We truly fell in love with her in college. Tucked away in a green shirt we’d go back to my room and I’d tear off her cellophane. She’d abuse me. She took the breath out of my lungs and I spent every paycheck on her. I’d miss her every moment she was beside me. Her noxious perfume pushed people away from me. But we had each other. She was a 20 pack of Class-A L&M menthols. Her touch was ice to my lips. But I broke it off with her. We’d still see other sometimes, when I was drunk and needed her at 3 AM.

These days she comes to me in a different form. I’m still embarrassed to bring her around the house, to have her meet my mom. My dad tells me to drop her. These days she comes dressed as an aquaberry juul. She’s cute and slim and I can take her into my place without anyone batting an eye. She’s a bit of a freak. We hang out in library bathrooms. She kisses me in every stairwell and elevator. She’s different, but she’s still there.

She has a new taste to her. Minty or Mango but I can’t tell what lipstick she’s using. She might have killed a few people out in bumfuck nowhere but I’m willing to look past it. She still drains my bank account. I can’t let her go. I love her with every bone in me. Maybe it’s just the chemical reactions, but I don’t believe that shit. I’m loyal to her. And she may fuck me up at every corner, but I’m still gonna kiss her goodnight and say good morning. I don’t give a shit if it ends up hurting me.

I love you, nicotine.

fry cook, esq.

I don’t really have much to say. It was sometime around 4am a few days ago when I wrote this and I was drunk.

I have a few ideas about what I could do. You got a job, you quit a job. The last restaurant sucked balls. Hot sweaty no one to talk to you. Five fryers. Cleaning one fryer and draining it sucks because you’re always a small movement away from irreparably scaring yourself. You’ll need skin grafts from your thigh to even look like a freak. Burns on the arm, legs, occasionally a hot splash of oil smudges your glasses and scalds your cheeks. Just a bit. Enough to make you fuming but never enough to take off your apron and walk out the back.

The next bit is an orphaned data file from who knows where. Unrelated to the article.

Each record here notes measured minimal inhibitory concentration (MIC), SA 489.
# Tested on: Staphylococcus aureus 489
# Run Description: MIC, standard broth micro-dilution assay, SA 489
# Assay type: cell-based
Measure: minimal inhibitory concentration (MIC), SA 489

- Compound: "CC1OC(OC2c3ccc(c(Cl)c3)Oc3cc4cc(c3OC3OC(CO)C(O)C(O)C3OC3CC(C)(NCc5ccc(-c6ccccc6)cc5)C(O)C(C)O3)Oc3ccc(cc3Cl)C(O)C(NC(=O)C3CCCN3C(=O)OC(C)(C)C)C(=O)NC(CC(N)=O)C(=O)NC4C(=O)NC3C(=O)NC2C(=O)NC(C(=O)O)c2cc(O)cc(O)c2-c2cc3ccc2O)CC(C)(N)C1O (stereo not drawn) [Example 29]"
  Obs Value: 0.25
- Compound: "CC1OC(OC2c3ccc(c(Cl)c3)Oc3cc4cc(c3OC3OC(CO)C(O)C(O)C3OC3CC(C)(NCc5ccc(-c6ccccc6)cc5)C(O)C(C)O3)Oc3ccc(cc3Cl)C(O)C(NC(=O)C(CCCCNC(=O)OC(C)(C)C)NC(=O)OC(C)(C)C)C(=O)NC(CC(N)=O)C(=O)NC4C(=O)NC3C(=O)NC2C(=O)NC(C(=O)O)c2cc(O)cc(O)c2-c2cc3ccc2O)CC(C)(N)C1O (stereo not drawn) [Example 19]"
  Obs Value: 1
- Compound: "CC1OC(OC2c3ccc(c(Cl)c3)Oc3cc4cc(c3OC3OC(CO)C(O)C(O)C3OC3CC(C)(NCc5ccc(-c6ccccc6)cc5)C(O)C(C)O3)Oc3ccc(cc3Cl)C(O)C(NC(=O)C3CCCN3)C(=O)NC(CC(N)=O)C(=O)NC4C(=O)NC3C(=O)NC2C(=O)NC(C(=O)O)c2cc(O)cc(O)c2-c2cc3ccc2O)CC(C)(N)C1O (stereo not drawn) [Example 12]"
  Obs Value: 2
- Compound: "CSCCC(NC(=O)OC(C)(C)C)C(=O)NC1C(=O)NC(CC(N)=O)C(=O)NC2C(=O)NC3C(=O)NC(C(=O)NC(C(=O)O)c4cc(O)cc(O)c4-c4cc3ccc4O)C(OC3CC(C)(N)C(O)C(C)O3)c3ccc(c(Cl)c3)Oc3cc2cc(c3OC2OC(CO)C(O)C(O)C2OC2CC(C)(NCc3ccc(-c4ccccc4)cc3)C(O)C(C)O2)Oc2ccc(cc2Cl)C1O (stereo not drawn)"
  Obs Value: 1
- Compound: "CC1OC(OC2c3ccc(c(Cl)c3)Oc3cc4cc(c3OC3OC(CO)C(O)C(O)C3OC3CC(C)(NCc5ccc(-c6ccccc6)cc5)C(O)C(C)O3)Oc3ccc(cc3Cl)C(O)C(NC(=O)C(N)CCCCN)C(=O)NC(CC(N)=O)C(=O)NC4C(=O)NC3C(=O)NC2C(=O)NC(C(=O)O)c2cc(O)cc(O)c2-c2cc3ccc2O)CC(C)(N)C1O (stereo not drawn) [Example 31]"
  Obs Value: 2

Burns. Lots of burns. Burns on my arm. Burns on my chest. One night I was pissed at a girl. Burnt myself on the arm with an L&M menthol in front of my friends. Bugs orbited around the porchlight aimlessly. In a sense I was like them. Orbiting. She was a smart one. Thought I liked her. Showed someone at the party the texts and he said something stupid. I knew she had a boyfriend and I still got mad. Dumb text. It doesn’t matter know. I have two burns on my left arm that I can’t get rid of. Two marks right before the crease in my elbow.

Told my friends then I did it for attention. Evergreen flash of anger and sadness. Anger is sadness with conviction. I was joking but now they make fun of me for it. Rips at my ego but I let it go. Smile. Take another sip. I did again. Forever saved in a thirty second snapchat. Some stupid Yung Lean song playing off my phone speakers. Took another L&M menthol and put it out under my left nipple. Can’t burn the right portion of my body. I’m right handed. The embers were hot and if I was cool I’d say it didn’t hurt a fuckton, but it did. Adrenaline felt good that night. Anger washed away.

College. Uni. I keep calling it Uni and my friends chastise me for it. I don’t know why. I miss college. I transcended the stoner archetype. I became popular. Now I live at home and reminisce about half-decade old memories with friends from home. Remember that kid from high school? No, and I haven’t thought about him in a solid five years. College was fun. Met a lot of good people. I denigrate the college I went to but I ended up doing well.

Uni College was sick. Winter and summer breaks meant something. It was the end of a semester or a year. You go back. Mispronounce au revivor to the friends at home to show them you are well read and start a new semester. New classes. Syllabus week. Time to go back to being an RA. New freshman. Need to acclimate them. They’re scared. Never paid attention to them. Room checks would come around. Well, looks like it’s all good, but the George Foreman grill goes against university policy. They’d hide it. Need to bring it home when mom pays for a bus ticket because only one-in-three students have a car and it’s a mile uphill behind a locked parking lot.

Good people. Good professors. Dr. [REDACTED] and [REDACTED]. Lots to talk about. Good advice. [REDACTED] doesn’t have wisdom but he has advice. Dr. [REDACTED] had wisdom. The whole department knew me. Three different academic buildings new me. Across campus, through each bar, through every corridor, I’d say hello with a smile on my face not knowing where I knew them from. They knew me. They’d flip out when they saw me at parties. But I’m not coming back. Not for this semester.

The mailman who walks five miles a day will crush your diploma in the mail. Slam it through the mail slot at your mom’s crib without care or consideration. Why would he give a fuck? Why would I give a fuck. Piece of paper. The people were important. Classes were easy. Friends were plentiful. It’s over. Get the degree and pay for the transcripts and stop falling for nostalgia. It will only drag you back in the recesses of your mind.